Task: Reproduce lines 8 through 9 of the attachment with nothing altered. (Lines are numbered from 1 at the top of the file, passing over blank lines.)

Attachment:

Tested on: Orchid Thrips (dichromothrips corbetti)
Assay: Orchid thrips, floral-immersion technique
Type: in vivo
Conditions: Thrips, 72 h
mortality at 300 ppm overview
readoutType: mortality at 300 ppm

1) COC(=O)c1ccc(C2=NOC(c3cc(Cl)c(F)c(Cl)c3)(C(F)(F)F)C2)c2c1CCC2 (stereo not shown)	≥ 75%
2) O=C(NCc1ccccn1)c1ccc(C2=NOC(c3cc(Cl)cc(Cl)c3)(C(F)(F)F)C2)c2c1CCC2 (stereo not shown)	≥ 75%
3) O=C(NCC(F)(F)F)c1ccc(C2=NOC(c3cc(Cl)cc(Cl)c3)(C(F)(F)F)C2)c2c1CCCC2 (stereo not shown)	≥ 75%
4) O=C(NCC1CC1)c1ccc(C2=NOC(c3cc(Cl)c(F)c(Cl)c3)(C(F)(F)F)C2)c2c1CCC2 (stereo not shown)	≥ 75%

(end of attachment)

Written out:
2) O=C(NCc1ccccn1)c1ccc(C2=NOC(c3cc(Cl)cc(Cl)c3)(C(F)(F)F)C2)c2c1CCC2 (stereo not shown)	≥ 75%
3) O=C(NCC(F)(F)F)c1ccc(C2=NOC(c3cc(Cl)cc(Cl)c3)(C(F)(F)F)C2)c2c1CCCC2 (stereo not shown)	≥ 75%